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» Hatrack River Forum » Active Forums » Books, Films, Food and Culture » Dr. Laura Quitting over Racial Comments (Page 2)

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Author Topic: Dr. Laura Quitting over Racial Comments
Juxtapose
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Although I agree that we ought to differentiate between mention and useof a word, the number of times she mentioned it was pretty gratuitous.

And, as others have said, the ignorance she displayed is the real issue.

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Omega M.
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She didn't just quote the N-word a bunch of times; she also said, among other things,

"I think that's -- well, listen, without giving much thought, a lot of blacks voted for Obama simply 'cause he was half-black. Didn't matter what he was gonna do in office, it was a black thing."

and

"If you're that hypersensitive about color and don't have a sense of humor, don't marry out of your race."

So I can understand why anyone would be offended by what she said.

http://mediamatters.org/blog/201008120045

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sinflower
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You know what makes me sad? That so many of the people (rightfully) criticizing her can't do it without calling her a "stupid cunt" or "dumb bitch"... like really, they can't think of a better way to combat racism than with sexism?
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MattP
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I don't know that using a gendered slur is necessarily a display of sexism. Most of the similar insults applied to men are also, generally speaking, applied *only* to men. She's a bitch. He's a dick. That's just convention.
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sinflower
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Certainly, but female gendered slurs historically have much worse connotations than male gendered slurs. An example: I rarely see adjectives such as "stupid" "dumb" and etc attached to male gendered slurs, whereas it's almost a kneejerk reaction to dismiss the intelligence of any woman one dislikes, feeding into the trope that women in general are inherently more frivolous and foolish than men. In short: it is convention, but conventions weren't made in a vacuum.

On a less serious note, I'd just like to see people get more creative with their insults. A bigger vocabulary is always a good thing [Smile]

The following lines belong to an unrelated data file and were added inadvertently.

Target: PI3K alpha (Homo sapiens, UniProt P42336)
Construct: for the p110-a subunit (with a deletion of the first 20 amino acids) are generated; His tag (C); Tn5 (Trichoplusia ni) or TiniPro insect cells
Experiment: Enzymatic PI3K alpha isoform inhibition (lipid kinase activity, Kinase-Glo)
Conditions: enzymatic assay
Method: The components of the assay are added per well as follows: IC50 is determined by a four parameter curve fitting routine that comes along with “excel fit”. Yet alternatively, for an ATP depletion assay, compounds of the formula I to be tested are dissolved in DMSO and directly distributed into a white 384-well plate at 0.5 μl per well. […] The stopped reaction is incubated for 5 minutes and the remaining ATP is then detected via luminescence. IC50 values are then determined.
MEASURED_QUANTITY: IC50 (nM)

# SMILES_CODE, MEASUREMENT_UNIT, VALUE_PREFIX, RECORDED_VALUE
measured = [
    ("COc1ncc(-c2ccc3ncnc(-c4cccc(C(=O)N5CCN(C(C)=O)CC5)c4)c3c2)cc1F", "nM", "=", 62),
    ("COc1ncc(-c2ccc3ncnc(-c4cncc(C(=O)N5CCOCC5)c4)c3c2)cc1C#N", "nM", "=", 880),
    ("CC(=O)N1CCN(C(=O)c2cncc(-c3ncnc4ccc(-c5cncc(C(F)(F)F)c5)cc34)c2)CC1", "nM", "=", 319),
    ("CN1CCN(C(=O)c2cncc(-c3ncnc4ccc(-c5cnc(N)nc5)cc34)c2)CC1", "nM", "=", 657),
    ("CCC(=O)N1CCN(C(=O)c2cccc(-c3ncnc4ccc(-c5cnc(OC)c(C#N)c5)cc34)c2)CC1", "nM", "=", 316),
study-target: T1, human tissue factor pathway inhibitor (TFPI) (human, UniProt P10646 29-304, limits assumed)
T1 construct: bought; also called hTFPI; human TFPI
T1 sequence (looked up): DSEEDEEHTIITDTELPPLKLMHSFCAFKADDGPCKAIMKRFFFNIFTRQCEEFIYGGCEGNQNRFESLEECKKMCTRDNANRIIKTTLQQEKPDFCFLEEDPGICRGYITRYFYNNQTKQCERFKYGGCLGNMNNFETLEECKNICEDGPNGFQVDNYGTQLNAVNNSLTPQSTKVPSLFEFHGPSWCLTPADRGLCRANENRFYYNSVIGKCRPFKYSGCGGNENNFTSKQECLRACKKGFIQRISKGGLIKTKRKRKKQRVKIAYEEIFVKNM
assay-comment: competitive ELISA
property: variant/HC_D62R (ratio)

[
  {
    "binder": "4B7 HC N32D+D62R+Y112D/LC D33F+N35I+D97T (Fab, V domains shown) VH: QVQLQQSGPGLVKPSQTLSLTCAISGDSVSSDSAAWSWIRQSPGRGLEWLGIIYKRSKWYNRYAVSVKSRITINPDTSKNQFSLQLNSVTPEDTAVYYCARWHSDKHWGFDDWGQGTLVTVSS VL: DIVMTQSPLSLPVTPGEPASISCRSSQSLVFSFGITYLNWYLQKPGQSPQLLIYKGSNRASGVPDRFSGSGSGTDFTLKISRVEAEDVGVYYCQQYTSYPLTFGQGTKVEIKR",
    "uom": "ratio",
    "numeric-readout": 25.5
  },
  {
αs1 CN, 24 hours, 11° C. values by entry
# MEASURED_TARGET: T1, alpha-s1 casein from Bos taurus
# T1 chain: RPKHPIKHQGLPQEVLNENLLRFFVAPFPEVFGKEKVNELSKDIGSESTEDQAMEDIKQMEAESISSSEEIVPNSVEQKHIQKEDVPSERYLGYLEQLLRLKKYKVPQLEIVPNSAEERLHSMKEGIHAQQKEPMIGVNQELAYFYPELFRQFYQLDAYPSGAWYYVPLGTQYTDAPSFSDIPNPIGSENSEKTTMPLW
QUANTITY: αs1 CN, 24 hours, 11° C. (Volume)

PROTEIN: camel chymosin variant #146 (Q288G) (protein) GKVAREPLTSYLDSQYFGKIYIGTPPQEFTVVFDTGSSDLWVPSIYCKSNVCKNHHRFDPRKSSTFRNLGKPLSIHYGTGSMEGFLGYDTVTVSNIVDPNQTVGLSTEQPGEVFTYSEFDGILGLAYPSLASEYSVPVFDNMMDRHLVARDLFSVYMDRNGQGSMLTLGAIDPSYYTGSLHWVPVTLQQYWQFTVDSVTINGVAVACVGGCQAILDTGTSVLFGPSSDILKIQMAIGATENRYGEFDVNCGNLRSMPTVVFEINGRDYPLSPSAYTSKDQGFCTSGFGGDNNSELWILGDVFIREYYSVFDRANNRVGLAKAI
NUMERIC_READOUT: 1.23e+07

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PSI Teleport
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Or, if you look at it the other way, female slurs have to be qualified with terms like "stupid," whereas male slurs take that for granted. [Smile]
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Samprimary
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quote:
Originally posted by James Tiberius Kirk:
"Dr.Laura:don't retreat...reload! (Steps aside bc her 1st Amend.rights ceased 2exist thx 2activists trying 2silence'isn't American,not fair')."

It's like the perfect storm of mental vapidity. Palinesque desperately condensed into a 140 character limit, creating a hybrid grammatical/logical abomination that hits you like a brick being thrown into the washing machine of your mind.
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Samprimary
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quote:
Originally posted by scholarette:
I want my first amendment rights! No one pays me to have a talk show or listens and respects what I say regardless of how offensive and stupid it is. It is not only unfair, but unconstitutional!

She's so oppressed! All she wanted was what every other American enjoys under the constitution; the right to say stupid things and never face any consequences from your fellow citizens!
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Blayne Bradley
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http://www.youtube.com/watch?v=1HMRN__XOYA

Only one instance in which a white person may use the word.

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Flaming Toad on a Stick
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Am I allowed to sing along to rap songs?
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Darth_Mauve
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My wife was making a similar point a few days ago and I knew something was not right.

Why can African American teens in her schools hallway us the n-word and the other kids can not.

Then, thank Card, it struck me what the situation was.

The N-Word is used to define a group of people. Historically, when a non-African-American group use it, they are defining a group of people as less than human, unworthy, basically--The Other.